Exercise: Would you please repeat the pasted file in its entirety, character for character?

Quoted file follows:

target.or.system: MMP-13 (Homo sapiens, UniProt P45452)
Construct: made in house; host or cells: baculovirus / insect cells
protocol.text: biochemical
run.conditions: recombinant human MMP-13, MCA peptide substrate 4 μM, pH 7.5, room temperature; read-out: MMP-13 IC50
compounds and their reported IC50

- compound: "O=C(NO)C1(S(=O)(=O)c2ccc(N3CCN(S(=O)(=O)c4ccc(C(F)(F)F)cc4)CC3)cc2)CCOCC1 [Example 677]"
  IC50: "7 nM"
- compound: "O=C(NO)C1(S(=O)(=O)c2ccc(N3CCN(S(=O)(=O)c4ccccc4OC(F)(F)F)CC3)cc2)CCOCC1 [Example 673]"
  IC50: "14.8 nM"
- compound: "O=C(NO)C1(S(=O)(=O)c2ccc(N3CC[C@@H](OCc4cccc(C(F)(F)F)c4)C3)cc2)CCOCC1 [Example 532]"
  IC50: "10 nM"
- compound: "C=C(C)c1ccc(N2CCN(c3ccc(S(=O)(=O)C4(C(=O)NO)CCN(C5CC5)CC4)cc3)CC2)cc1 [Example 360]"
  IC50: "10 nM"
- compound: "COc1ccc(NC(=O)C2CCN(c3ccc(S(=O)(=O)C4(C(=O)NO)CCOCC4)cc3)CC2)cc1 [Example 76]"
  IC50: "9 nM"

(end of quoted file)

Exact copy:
target.or.system: MMP-13 (Homo sapiens, UniProt P45452)
Construct: made in house; host or cells: baculovirus / insect cells
protocol.text: biochemical
run.conditions: recombinant human MMP-13, MCA peptide substrate 4 μM, pH 7.5, room temperature; read-out: MMP-13 IC50
compounds and their reported IC50

- compound: "O=C(NO)C1(S(=O)(=O)c2ccc(N3CCN(S(=O)(=O)c4ccc(C(F)(F)F)cc4)CC3)cc2)CCOCC1 [Example 677]"
  IC50: "7 nM"
- compound: "O=C(NO)C1(S(=O)(=O)c2ccc(N3CCN(S(=O)(=O)c4ccccc4OC(F)(F)F)CC3)cc2)CCOCC1 [Example 673]"
  IC50: "14.8 nM"
- compound: "O=C(NO)C1(S(=O)(=O)c2ccc(N3CC[C@@H](OCc4cccc(C(F)(F)F)c4)C3)cc2)CCOCC1 [Example 532]"
  IC50: "10 nM"
- compound: "C=C(C)c1ccc(N2CCN(c3ccc(S(=O)(=O)C4(C(=O)NO)CCN(C5CC5)CC4)cc3)CC2)cc1 [Example 360]"
  IC50: "10 nM"
- compound: "COc1ccc(NC(=O)C2CCN(c3ccc(S(=O)(=O)C4(C(=O)NO)CCOCC4)cc3)CC2)cc1 [Example 76]"
  IC50: "9 nM"